I sometimes wish we were a bit more touchy-feely in our faith practice. I mean - Jesus was a great lover of people, and his healing, his affirmation, his acceptance was almost always shown by some form of touch episode. And to the extent that he could given safety, Blessed John Paul II was a most loving and touch-oriented leader.

Let me share a bit of real-world with you. Dear wife Dee was raised in a rural Pennsylvania setting. Her folks were Methodist. Salt of the earth. Really loving... but don’t get too close. No hugging if you get the picture.

Well, on her first trip to Detroit with me, Tom to meet my parents, Dee was immediately wrapped in the arms of an Irish rooted family. “Welcome. (Hug, Hug). So glad you’re here. (Hug Hug) Come on in and sit down at the kitchen table.” And that’s where the conversation and the relationship started. And loads of neighbors who had been told that “Tom was bringing home a girl” showed up as well. Dee found that she could easily fit into this welcoming life-style and she soon discovered that those hugs are a real blessing. She soon took them back to Pennsylvania to introduce them to her folks. :-)

Let me share a need little example of ‘blessing’ others in the act of touching them. I’ve recently been asked to come speak to a small Mom’s Group formed in our parish. They’ve asked for some short ten minute talks or reflections on topics of my own choosing... but words that might help them on their spiritual journey.

In my last talk with the moms, my topic was ‘sanctifying time.’ And I was sharing ideas of how to sanctify time during the day - time that would normally be completely devoted to the ‘real world’ and not spirituality. Somehow, the conversation came around to sharing holiness with others. Like when you’re in the checkout line at the supermarket and the tire and underpaid clerk asks you how are you today. I suggested that instead of answering “I’m fine, how are you?” to answer with an emphatic “I’m BLESSED today -- how about you?” I have done this over the years and it has caused some interesting conversations. Okay - point made?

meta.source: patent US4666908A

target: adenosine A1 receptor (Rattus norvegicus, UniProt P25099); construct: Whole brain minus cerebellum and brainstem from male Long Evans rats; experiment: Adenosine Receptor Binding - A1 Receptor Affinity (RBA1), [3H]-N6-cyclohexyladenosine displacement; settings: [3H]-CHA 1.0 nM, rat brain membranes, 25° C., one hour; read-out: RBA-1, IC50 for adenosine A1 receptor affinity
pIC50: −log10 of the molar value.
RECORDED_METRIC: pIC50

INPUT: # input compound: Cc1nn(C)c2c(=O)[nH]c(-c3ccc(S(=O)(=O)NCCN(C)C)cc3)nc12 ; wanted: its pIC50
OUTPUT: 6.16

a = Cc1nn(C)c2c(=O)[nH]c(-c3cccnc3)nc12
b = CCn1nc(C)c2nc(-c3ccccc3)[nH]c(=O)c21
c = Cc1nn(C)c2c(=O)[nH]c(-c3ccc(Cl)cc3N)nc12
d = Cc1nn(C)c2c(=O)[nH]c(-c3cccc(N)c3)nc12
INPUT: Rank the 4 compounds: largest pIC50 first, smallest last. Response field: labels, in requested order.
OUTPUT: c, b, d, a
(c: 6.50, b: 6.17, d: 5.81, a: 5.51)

But what I really wanted to share with you is that a young mom in the Mom’s Group who is also a nurse in a dementia lock-down facility shared this thought. She said that someone had offered an idea that when she (the nurse) was going to hug someone, that she should silently and softly make the sign of the cross with the hand resting on the shoulder or just over on the back a bit. In other words - to place the sign of the cross as a blessing on the person. It doesn’t matter if its your husband, your best girlfriend or a patient in a lock-down facility. They don’t have to know it - it can be just between you and the Lord God.  Talk about sanctifying time and thought and action during the day!

And dear moms (and visitors) - I’m hopeful you know that blessing your children is very Scriptural and very awesome. It is a great teaching gesture as well as a loving gesture. I also believe strongly in the habit of men giving a father’s blessing to their children. Each night before going to bed. And there’s no reason that a dad can’t also do that tenderly and prayerfully for his spouse.

In his work called CHOOSING LOVE by the late Fr. Henri JM Nouwen, about BLESSING ONE ANOTHER, he wrote:

“To bless means to say good things. We have to bless one another constantly. Parents need to bless their children, children their parents, husbands their wives, wives their husbands, friends their friends. In our society, so full of curses, we must fill each place we enter with our blessings. We forget so quickly that we are God's beloved children and allow the many curses of our world to darken our hearts. Therefore we have to be reminded of our belovedness and remind others of theirs. Whether the blessing is given in words or with gestures, in a solemn or an informal way, our lives need to be blessed lives.”

And so - as I have done for more than a dozen years, I will close as I’ve closed emails, columns, sermons and letters:


Deacon Tom

Copyright 2012 Deacon Tom Fox